Fischer said that opening up the process would help the public understand it better and would benefit the accused in cases of spurious complaints.
“The commission should not be a private meeting and many of the complaints should be fully public,” he said. The governor’s veto, Fischer added, has not helped in gaining the public’s faith that its judges are acting appropriately.
The commission is not subject to the state’s open meetings and public records laws. Its website does not provide meeting dates.
The vetoed bill had been a victory of sorts for Sen. Judith Zaffirini, D-Laredo, who has for years crusaded for more transparency by the commission.
A similar bill in 2017 failed to get out of committee, but a successful 2015 measure required the commission to report the types of misconduct that resulted in penalties.
In an email, Zaffirini said the vetoed bill was “a first step to implement simple changes that would increase transparency and SCJC’s responsiveness to complainants and judges. SCJC could implement the provisions in this bill independently, but they have consistently declined to do so, much to my dismay.”
The measure had merit, said Bob Bennett, a Houston attorney who represents attorneys and judges who face complaints.
“The system is not working as it should,” Bennett said. He has no gripes with the length of time to complete a case. But the lack of responsiveness of the commission is troubling, he said.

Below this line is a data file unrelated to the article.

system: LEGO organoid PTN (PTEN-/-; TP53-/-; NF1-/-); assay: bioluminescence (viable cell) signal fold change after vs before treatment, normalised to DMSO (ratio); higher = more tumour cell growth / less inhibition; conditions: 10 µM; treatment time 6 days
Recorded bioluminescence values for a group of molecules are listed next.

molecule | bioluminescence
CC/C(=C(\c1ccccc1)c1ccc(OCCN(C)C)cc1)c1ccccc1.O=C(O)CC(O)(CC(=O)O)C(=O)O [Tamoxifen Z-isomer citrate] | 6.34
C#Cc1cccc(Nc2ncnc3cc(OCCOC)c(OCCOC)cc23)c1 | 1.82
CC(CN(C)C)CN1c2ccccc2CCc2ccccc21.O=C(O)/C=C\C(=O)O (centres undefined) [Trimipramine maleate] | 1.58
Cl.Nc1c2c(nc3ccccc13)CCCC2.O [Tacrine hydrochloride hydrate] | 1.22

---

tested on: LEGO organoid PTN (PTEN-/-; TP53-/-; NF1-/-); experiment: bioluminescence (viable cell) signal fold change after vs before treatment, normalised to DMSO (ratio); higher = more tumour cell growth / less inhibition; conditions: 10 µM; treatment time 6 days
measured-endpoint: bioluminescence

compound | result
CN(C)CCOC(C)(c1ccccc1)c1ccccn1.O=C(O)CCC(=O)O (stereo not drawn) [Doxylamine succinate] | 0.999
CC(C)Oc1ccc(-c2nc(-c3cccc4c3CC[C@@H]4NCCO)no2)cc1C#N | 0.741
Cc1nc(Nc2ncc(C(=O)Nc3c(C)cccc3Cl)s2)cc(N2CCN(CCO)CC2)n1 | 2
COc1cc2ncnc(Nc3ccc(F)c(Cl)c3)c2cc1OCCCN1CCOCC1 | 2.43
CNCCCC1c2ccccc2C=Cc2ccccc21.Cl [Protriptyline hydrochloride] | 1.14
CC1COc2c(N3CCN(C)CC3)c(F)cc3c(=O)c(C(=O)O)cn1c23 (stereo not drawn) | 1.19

“I’ve filed a complaint about a judge and never heard anything,” Bennett said. “It’s a blank wall; it’s nonresponsive. So anything that would make this commission more accountable and transparent is a positive.”
Jacqueline Habersham, interim executive director of the commission, did not respond to an interview request.
The veto, Bennett said, “is strange, given the support for that bill.” Abbott did not respond to an email seeking comment.
Go here for a list of Gov. Abbott’s vetoes this year.
Judiciary and Civil Jurisprudence
The committee shall have nine members, with jurisdiction over all matters pertaining to:
(1) fines and penalties arising under civil laws;
(2) civil law, including rights, duties, remedies, and procedures
thereunder, and including probate and guardianship matters;
(3) civil procedure in the courts of Texas;
(4) administrative law and the adjudication of rights by administrative
(5) permission to sue the state;
(6) uniform state laws;
(7) creating, changing, or otherwise affecting courts of judicial